Urgent action needed to save the reef while we still can, scientists warn
THE IMPACTS OF LAST year’s coral bleaching event on the Great Barrier Reef surpassed not only all previous recorded bleaching events, but any single other disturbance suffered by the World Heritage-listed natural icon, including severe tropical cyclones.
The researchers conducted a detailed analysis of three major bleaching events suffered by the reef (in 1998, 2002 and 2016) using aerial and underwater surveys, combined with satellite-derived sea surface temperature data. They found that the distinctive geographical footprint of bleaching was primarily driven by patterns of sea temperatures.
Aerial view of a severely bleached reef along the inner shelf between Cape York and Cape Tribulation, Great Barrier Reef, March 2016. (Credit: James Kerry, ARC Centre of Excellence for Coral Reef Studies)
“In each of the three events since 1998, the pattern of bleaching matches exactly where the warmest water was each year,” explained Dr Janice Lough, a Senior Principal Research Scientist at the Australian Institute of Marine Science. In general, unbleached reefs were further south, where waters were mostly cooler.
Janice was one of 46 experts who co-authored the paper, which is published in the journal Nature today.
The researchers also found that protecting reefs from over-fishing and improving water quality made no difference to the impacts of the extreme heatwave of 2016 – although they pointed out that these measures would be important in the recovery of the bleached reefs in the long-term.
More bleaching in store for 2017
Based on the findings, it’s little wonder the damage caused by the reef in 2016 was so extensive, with sea surface temperatures last summer the highest on record for the Great Barrier Reef.
“It broke my heart to see so many corals dying on northern reefs on the Great Barrier Reef in 2016. The severity of the 2016 bleaching was off the chart,” said lead author Professor Terry Hughes, from the ARC Centre of Excellence for Coral Reef Studies at James Cook University (JCU) in Townsville, Queensland.
Professor Morgan Pratchett, another co-author on the paper, said the new findings “unequivocally show that the conservation of the Great Barrier Reef is intimately tied to both national and international climate policy, requiring an immediate reduction in emissions.”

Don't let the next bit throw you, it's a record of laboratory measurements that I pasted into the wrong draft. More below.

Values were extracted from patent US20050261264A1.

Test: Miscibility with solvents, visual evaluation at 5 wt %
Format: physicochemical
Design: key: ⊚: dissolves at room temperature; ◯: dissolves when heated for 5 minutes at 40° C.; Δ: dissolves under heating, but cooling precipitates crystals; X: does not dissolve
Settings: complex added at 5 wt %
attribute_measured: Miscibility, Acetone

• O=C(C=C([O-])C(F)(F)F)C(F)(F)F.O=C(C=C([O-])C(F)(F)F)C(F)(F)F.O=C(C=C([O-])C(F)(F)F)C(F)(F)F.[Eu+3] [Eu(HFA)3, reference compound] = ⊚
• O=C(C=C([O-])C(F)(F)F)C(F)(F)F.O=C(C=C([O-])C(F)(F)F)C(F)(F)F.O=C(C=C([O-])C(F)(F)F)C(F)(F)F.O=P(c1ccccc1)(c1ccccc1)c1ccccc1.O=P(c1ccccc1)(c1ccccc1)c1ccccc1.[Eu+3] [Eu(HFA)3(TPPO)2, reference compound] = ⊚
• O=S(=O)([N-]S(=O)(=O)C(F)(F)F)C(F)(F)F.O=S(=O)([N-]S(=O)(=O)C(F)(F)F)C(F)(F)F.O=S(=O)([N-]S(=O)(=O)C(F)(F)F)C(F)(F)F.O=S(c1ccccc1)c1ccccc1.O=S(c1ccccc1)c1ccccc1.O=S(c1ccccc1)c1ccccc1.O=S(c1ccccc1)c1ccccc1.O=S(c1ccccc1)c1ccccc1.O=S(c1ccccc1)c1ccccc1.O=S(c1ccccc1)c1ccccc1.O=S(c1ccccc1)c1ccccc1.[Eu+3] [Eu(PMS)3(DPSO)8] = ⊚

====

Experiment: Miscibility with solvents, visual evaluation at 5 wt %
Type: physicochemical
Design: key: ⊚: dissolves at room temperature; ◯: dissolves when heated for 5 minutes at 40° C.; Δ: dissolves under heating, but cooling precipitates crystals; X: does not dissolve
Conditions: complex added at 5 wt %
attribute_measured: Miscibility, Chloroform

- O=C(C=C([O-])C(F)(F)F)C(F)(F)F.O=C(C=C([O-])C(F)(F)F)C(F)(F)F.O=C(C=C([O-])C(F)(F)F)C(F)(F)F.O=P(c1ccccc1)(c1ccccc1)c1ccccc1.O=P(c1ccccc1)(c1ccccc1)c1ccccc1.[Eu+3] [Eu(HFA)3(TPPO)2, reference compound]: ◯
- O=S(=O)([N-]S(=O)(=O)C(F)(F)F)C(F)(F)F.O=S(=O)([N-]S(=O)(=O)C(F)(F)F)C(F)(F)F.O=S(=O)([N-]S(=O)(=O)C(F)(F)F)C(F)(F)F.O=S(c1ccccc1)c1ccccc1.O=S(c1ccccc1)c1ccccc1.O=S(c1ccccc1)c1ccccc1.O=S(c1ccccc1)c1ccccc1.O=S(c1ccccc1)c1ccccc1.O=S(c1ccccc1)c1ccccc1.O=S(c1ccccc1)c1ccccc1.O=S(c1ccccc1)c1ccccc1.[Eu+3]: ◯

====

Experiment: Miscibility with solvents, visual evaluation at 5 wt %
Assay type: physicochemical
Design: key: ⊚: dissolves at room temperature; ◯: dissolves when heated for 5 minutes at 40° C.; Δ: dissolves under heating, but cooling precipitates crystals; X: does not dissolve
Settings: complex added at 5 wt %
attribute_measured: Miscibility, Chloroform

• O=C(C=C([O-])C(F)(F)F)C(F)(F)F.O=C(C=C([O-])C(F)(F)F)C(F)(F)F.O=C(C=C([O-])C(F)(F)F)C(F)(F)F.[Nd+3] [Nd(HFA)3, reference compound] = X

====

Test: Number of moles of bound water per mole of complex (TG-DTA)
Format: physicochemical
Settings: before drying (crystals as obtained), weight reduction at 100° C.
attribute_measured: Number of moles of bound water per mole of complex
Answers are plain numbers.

Graveyard of Staghorn coral, Yonge reef, Northern Great Barrier Reef, October 2016. (Credit: Greg Torda ARC Centre of Excellence for Coral Reef Studies)
Scientists are now remobilising to conduct more surveys as another coral bleaching event already appears to be underway in 2017. “We’re hoping that the next two to three weeks will cool off quickly, and this year’s bleaching won’t be anything like last year,” said Terry, who added that the researchers had unfortunately also found that prior bleaching did not appear to ‘toughen up’ coral for future events.
“With rising temperatures due to global warming, it’s only a matter of time before we see more of these events. A fourth event after only one year is a major blow to the reef,” he said.
According to Morgan, who is also from JCU, the best-case scenario for the reef would be to contain future temperature increases through immediate emissions reductions. “We still have the opportunity to ‘save’ the Great Barrier Reef, but that window of opportunity is closing fast,” he said.
The worst case scenario, however, would be that we are now “firmly within an era where we are committed to major bleaching events such as last year’s occurring almost annually,” Morgan said. This, he added, would prevent the recovery of coral between bleaching events, leading to extensive loss of coral.
“We need to remember that without corals, the entire coral reef ecosystem is compromised, which will have devastating impacts on major industries and communities that are reliant on the reef,” Morgan said.
- 2500 experts plead for better management of the Great Barrier Reef
- In pictures: Close-up look at the Great Barrier Reef’s bleaching
- New world-first plan says only 10% of reefs to survive past 2050